B A C K   T H E N

Yarmouth Harbor With
No Interstate Highway

Photo courtesy of Chansoneta Emmons; Cutler Memorial Library, Farmington, from the Historic Maine Photo Collection, Department of Special Collections, Raymond H. Fogler Library, University of Maine

1864. Yarmouth Harbor with no interstate highway cutting across its head. “Royall’s River,” running from “Sabbaday Pond” in New Gloucester, is spanned by the birdge; the rich river valley was stained by the blood of Indian and settler.

The ships Eldorado and Detroit are on the stocks at the Walker and the Blanchard yards, respectively. At Loring’s yard, at right the bark Esther and the brig Winifred are under construction. The schooner in the foreground, lying at Parson’s brickyard, is the Margaret. Other Yarmouth schooners, the George and Emily and James Garcelon, lie elsewhere. A scow sloop piled high with kilnwood, lies at the brickyard. The Eldorado’s rudder is on the wharf; both wharves feature overhanging shipyard privies.

From 1795 through 1890 Yarmouth built thirty-eight ships, fifty-oe barks, sixty brigs, eighty-one schooners, and twenty sloops. Of the largest vessels, fourteen were ships built by the Seaburys for the Blanchards, the Detroit among them. In 1874 a dozen vessels were built. Houses of captains lined the vilage streets. E. C. Plummer gives us a schoolboy’s tour of the head of the harbor:

In Blanchard’s yard on Union Wharf, is the magnificent hull of what I hear men proudly say is one of the biggest ships ever built in the State of Maine. Near it, and a little west of Royall River bridge, a barkentine approaches completion under the eyes of Hutchins & Stubbs; while on that broad yard just east of the river, two brigs and a bark...bear testimony to the business-getting abilities of “Master” Giles Loring....

In place of that steel structure now spanning the river is a wide wooden bridge....At the northwest point...is Craig’s sawmill, its ever busy machinery fillling all the air with sound.... At its easterly end is the grain mill, always sending forth the subdued hum of those old-fashioned millstones for which great waongs, with huge blue bodies, come lumbering along this highway with corn...in a portion of the basement.... Nicholas Grant and his sons have a factory for the production of tackle blocks and deadeyes, of which so many are required in the rigging of ships. On the harbor side...is an unpainted three-story building, its basement used for the storage and turning of treenails.... The second floor...is given over to [ship] joiners, who are preparing he eleborate cabin finish...while the topmost story is a boarding house for...carpenters.... On Central Wharf stands a great red warehouse, relic of those old days when so many West India craft brought their cargoes to every sizable port.... Many boys of my time will recall the delight we took...turning the great wheel which operated a windlass that had...hoisted to the upper floors hogheads....

On Baker’s Wharf... is the great iron kettle in which lobstermen boil the victims of their traps to prepare them for market, on which occasions any boy...[with five cents] can secure a good-sized lobster for his special delectation.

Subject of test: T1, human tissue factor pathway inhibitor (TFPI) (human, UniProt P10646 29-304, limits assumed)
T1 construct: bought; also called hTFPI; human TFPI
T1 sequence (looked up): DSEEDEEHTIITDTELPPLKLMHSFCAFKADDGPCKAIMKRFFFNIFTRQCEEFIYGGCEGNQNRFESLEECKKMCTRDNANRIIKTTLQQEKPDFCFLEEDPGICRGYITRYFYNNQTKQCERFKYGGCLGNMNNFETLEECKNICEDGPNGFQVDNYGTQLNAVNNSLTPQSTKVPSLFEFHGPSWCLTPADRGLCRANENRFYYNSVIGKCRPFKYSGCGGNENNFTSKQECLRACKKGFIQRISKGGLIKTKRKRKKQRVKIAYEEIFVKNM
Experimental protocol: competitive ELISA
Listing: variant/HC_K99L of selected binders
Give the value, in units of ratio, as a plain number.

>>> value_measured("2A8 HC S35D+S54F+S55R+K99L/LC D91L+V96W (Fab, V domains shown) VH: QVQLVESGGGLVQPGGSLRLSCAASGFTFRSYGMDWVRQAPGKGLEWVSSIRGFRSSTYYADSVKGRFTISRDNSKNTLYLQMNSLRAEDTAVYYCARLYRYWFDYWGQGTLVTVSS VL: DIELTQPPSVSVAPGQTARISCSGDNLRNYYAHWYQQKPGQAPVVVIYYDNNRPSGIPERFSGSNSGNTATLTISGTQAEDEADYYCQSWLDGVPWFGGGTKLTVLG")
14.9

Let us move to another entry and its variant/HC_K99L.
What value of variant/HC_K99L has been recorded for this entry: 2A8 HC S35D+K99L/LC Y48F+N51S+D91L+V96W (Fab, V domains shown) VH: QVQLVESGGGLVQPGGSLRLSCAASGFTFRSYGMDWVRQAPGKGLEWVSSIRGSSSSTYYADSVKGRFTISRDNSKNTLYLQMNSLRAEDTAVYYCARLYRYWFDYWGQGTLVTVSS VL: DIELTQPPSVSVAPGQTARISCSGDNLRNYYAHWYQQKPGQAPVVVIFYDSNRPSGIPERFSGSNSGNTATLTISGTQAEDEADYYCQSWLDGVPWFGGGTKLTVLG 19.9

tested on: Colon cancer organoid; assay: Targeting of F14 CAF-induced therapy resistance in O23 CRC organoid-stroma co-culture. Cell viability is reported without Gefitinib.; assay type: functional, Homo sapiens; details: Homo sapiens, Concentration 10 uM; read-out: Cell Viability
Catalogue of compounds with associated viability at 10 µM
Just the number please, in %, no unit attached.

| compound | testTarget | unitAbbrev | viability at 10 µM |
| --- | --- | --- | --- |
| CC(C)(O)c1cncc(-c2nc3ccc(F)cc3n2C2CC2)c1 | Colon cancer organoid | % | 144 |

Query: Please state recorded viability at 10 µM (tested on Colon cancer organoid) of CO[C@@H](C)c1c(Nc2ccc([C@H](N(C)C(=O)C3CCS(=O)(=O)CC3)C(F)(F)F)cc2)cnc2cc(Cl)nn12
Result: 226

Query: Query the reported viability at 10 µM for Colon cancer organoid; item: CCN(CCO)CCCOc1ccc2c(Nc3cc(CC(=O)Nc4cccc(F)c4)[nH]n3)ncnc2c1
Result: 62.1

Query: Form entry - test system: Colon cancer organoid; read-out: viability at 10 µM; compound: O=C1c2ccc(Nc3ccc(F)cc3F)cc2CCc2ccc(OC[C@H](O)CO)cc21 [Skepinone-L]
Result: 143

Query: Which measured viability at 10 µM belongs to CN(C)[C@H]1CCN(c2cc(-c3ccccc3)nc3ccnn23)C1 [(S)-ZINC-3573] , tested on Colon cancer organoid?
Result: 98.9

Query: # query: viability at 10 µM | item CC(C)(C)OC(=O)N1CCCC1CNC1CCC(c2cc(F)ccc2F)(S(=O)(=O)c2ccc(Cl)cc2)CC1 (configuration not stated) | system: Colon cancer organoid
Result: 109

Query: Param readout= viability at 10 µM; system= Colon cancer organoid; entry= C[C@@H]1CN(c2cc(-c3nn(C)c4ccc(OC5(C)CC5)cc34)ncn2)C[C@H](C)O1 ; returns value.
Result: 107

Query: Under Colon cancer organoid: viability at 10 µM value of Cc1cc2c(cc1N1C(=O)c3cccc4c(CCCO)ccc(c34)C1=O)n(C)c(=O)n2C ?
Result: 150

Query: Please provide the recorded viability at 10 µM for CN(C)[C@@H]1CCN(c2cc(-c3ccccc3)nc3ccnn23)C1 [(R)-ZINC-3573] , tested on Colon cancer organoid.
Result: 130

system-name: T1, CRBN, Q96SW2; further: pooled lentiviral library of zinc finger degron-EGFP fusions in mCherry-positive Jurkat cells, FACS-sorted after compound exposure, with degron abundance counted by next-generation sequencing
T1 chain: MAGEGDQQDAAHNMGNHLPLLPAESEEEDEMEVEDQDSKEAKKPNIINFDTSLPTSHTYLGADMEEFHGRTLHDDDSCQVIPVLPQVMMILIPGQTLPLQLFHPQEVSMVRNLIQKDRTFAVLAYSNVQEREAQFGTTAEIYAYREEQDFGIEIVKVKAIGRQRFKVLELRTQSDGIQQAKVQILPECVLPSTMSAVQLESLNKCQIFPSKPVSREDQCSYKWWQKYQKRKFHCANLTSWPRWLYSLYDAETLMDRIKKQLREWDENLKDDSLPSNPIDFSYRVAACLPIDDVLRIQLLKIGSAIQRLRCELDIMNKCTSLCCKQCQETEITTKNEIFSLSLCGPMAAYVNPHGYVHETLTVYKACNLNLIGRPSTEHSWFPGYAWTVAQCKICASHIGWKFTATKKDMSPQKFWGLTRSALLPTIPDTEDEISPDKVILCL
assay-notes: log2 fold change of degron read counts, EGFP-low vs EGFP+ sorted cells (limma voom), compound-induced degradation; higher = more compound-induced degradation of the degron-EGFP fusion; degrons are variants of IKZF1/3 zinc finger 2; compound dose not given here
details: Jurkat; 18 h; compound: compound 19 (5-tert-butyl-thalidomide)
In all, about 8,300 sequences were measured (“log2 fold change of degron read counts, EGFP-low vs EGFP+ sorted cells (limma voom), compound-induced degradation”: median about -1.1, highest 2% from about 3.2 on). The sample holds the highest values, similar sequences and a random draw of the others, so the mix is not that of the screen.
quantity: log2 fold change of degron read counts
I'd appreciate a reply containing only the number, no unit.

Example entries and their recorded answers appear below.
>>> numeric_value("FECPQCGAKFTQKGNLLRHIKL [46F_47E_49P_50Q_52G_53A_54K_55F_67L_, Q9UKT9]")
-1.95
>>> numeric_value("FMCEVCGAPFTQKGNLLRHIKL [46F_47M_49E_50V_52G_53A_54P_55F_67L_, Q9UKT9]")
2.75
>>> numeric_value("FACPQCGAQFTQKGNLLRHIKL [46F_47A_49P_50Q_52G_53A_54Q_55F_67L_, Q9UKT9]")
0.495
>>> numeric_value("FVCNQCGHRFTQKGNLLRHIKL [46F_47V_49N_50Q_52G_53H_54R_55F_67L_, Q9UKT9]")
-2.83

In each of these three shipyards stand smoke-stained blacksmith shops, where thousands of bolts are cut...and tons of broad bar iron fashioned into massive mast caps, chain plates and other ship fittings....

Captain Charles Oakes recalled school being dismissed in his childhood so that the scholars, with joyous whoops and yells, could race the half mile to watch the launching of the ship S. C. Blanchard. The upper masts and yards, sticky as flypaper from oil or varnish, rested on the ground on skids, and the small boys, Oakes among them, found much enjoyment racing back and forh over them, yelling with glee as their bare feet stuck to the shining surface. In 1882, as third mate of the Blanchard, Oakes helped to cut away those same spars in a failed effort to relieve the doomed vessel (the break of her poop had been broached by a rogue spare spar) in a fierce gale off Cape Horn.

The Detroit was built for the command of Captain Samuel S. Thomas, of Yarmouth a prosperous shipmaster from the old school. A bachelor, he owned a grand house occupied by his four sisters. A former Yarmouth boy recalled the only time the captain spoke to him in the course of a voyage, during a trick at the wheel: “Henry, does your mother keep a cow?” The Detroit was a fortunate ship, primarily involved in the coal and guano trade between Europe and South America. In 1895 she became a coal barge at Acapulco.

The Eldorado was similarly employed before being sold to Pacific Coast owners. On April 1, 1887, under Captain Sylvanus Humphrey, of Yarmouth, she was lost off Cape Flattery with all but two hands drowned. During the previous winter months two other fine Maine-built ships with Maine captains, the Harvey Mills and the St. Stephen, were lost off the Cape. Of the three crews, only five men survived. h

Text by William H. Bunting from A Day’s Work, A Sampler of Historic Maine Photographs, 1860-1920, Part II. Published by Tilbury House Publishers, Gardiner, Maine, 800-582-1899.


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